Friday, September 22, 2023 by 11:59pm ET
Design has no future, because matter has no future. We enter now the era of dematerialization and bionism, that is to say the alliance of the body with integrated high technology. In the upcoming years, all the useless things around us will disappear, they will directly integrate our environment and our body. – Philippe Starck
When asked where our digital data is stored, many of us will answer “The Cloud,” with a vague gesture upwards; a movement that is equally mystical and dismissive. For most non-experts, the cloud is both omnipresent and absent, somehow existing everywhere and nowhere simultaneously. Our current age is characterized by increased dematerialization: photos that were once stored as hardcopy prints in a shoebox, and then as digital files on a shared family computer, are now summoned on-demand from some unknown location.
As a design strategy, dematerialization — that is, delivering the same product or service using a fraction of the mass or material — is a powerful tool. Cloud computing is only one of several dematerialization methods, which run the gamut of “materiality,” from hard goods that are optimized to maximize resource efficiency (miniaturization or advanced materials), to hard goods that are shared amongst many users (car share services, co-working spaces), to the replacement of hard goods by digital products (e-books, music and movie streaming services, digital fashion).
While dematerialization is not strictly a product of the digital age (people have always been trying to do more with less), advanced computation has enabled dematerialization on an unprecedented scale in recent decades.
This symposium invites designers and thinkers to explore the complexities of dematerialization: both its benefits and drawbacks. How do we quantify and make visible the environmental impact of computation and data storage? What is lost in a move toward immateriality? What does equitable access look like in a dematerialized future? Can dematerialization be used to resist the capitalist growth imperative?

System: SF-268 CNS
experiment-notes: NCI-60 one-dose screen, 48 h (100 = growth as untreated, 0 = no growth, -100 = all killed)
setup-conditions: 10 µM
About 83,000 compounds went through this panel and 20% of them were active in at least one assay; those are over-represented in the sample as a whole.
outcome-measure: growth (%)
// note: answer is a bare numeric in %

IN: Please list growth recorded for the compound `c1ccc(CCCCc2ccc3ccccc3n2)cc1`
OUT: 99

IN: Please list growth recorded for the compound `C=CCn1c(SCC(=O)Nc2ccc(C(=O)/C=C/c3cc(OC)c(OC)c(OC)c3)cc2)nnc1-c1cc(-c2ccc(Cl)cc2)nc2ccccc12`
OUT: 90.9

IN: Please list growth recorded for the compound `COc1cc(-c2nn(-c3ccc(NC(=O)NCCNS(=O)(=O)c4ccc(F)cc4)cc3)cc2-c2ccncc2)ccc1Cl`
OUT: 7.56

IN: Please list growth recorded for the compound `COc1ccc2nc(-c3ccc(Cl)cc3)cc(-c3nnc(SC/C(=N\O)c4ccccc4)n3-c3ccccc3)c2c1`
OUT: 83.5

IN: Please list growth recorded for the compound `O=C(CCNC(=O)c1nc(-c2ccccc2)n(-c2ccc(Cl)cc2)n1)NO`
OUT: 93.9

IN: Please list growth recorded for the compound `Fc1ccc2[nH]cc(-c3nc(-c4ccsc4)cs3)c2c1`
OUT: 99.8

- Data centre architecture and digital network infrastructure
- Digital diets
- Intersection of digital and material practices
- Dematerialization in art (conceptual art, art as idea, art as action, NFTs)
- Digital labour
- Equitable access to dematerialized products
Talks may be about current research or case studies, new products or technologies, spaces or experiences, speculative design or strategies, or new processes or policies.
All submissions must include the following:
- A description of your talk topic (max. 500 words), including format (keep in mind that the symposium will be online) and length/timing (15-20 minutes preferred);
- a short bio on you and/or your creative practice (max. 150 words);
- 1-3 visuals of your work (max. 1MB per image), or a link to a video (if available); and
- Your contact info (name, email, phone number, mailing address), a CV, and website URL, Twitter and Instagram handles (if available).
Submissions are due Friday, September 22, 2023 by 11:59pm ET.
There is no fee for this submission. A modest speaker’s fee will be paid to successful applicants.
The Symposium runs during the DesignTO Festival, January 19-28, 2024. The dates and times will be confirmed by October 2023. This event will be held virtually; speakers will not be required to travel. We reserve the right to modify dates, times or delivery methods if required.
Going into its ninth year, the Symposium is a signature program of DesignTO, a non-profit arts organization that produces Canada’s largest and leading annual design festival.
Successful submissions will be notified by email in mid-October 2023.